St. Louis City leaders vow to raise minimum wage

STL Minimum Wage
RAISE THE WAGE: St. Louis Mayor Francis Slay (in front of microphone) announces plans to boost the minimum wage for workers in the City of St. Louis to $15 an hour during a news conference at City Hall. Backing the Mayor (from left) are 25th Ward Alderman Shane Cohn, Slay, fast food worker Latasha Chapple and St. Louis Jobs with Justice Workers’ Rights Board Co-Chair Ruth Ehresman. – Labor Tribune photo


A push to raise minimum wage in the City of St. Louis is fueling excitement among community leaders, workers and even business owners.

On Friday, June 5, the St. Louis Board of Alderman introduced a bill that would increase the minimum wage for workers in the city to $15 an hour by 2020. If approved, the minimum wage would immediately jump from $7.65 to $10 an hour, and rate increases would be phased in each year beginning in 2017.

St. Louis Mayor Francis Slay discussed the critical need for the increase during a news conference June 4 at City Hall. About 150 people attended the event, including representatives from St. Louis Jobs with Justice (JwJ) and Progress Missouri.

“Make no mistake about it – we are going to raise minimum wage in St. Louis,” Mayor Slay said. “It will help thousands of St. Louisans build a better future for themselves, and it will help build an economy that works for everyone.”


Twenty-fifth Ward Alderman Shane Cohn, the bill’s sponsor, said anyone who works full-time shouldn’t have to struggle with the basics of housing, food, childcare and education, let alone trying to save any money.

“The current wage of $7.65 is not enough to survive and provides for a substandard quality of life,” Cohn said. “We have to take care of the people who are willing to take care of themselves.”

Ruth Ehresman, co-chair of St. Louis (JwJ) Workers’ Rights Board, thanked Slay and Cohn for their leadership in standing up for workers.

“Jobs with Justice is very excited to be taking these meaningful steps toward raising the minimum wage in St. Louis,” she said.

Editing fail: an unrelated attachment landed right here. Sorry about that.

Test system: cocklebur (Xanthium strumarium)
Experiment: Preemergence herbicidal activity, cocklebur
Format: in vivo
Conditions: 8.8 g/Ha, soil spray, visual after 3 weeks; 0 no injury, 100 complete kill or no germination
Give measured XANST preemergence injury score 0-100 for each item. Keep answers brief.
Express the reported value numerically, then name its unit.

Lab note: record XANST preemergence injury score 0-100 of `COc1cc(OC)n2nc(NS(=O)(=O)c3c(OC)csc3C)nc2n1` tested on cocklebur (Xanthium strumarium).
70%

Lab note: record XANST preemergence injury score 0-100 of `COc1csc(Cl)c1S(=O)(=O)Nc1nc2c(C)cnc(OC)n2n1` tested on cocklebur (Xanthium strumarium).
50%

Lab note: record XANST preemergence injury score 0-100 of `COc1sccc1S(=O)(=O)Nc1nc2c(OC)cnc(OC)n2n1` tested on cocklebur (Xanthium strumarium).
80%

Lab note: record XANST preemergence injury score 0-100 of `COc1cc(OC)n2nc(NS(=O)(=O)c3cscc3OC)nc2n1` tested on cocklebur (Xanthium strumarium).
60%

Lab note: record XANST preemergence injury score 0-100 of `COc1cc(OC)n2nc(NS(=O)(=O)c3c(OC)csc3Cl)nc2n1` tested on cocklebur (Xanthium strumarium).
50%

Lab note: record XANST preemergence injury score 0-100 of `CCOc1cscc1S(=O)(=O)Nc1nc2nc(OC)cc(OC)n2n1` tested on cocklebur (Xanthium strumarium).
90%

Workers and a business owner at the news conference shared personal experiences and views on the importance of raising the minimum wage in St. Louis.

Latasha Chapple, a 33-year-old mother of three who works at Wendy’s in St. Louis, said the current minimum wage is not enough to pay the bills and feed her three children even with food stamp assistance.

“Sometimes I have to ask my 16-year-old who also works in the fast food industry to help pay the bills so we can eat,” she said. “We struggle in life.”

Mikey Carrasco, co-owner of Taco Circus, a new business that opened about three months ago in South City. He has four employees and says he pays them in line with what the city is proposing.

“I’m totally cool with the city’s proposed minimum wage increase,” he said. “If I pay my employees more money, then they have more money to spend which helps the overall economy.”


The bill would set the minimum wage for employees who work 20 hours a week at $10 as soon as it becomes law. The minimum wage would be increased to $11.25 an hour in 2017, $12.50 an hour in 2018, $13.75 an hour in 2019 and $15 an hour in 2020. The wage increase would apply to all business in the City of St. Louis except those with revenues less than $500,0000 or 15 or fewer employees.

The Missouri legislature recently passed House Bill 722, which prohibits cities from raising the minimum wage above the state level. The bill would go into effect Aug. 28 if Gov. Jay Nixon’s signs it.

Slay said he believes the aldermen will have sufficient time to debate the matter and come to a resolution prior to Aug. 28 even if they have to hold extra meetings.

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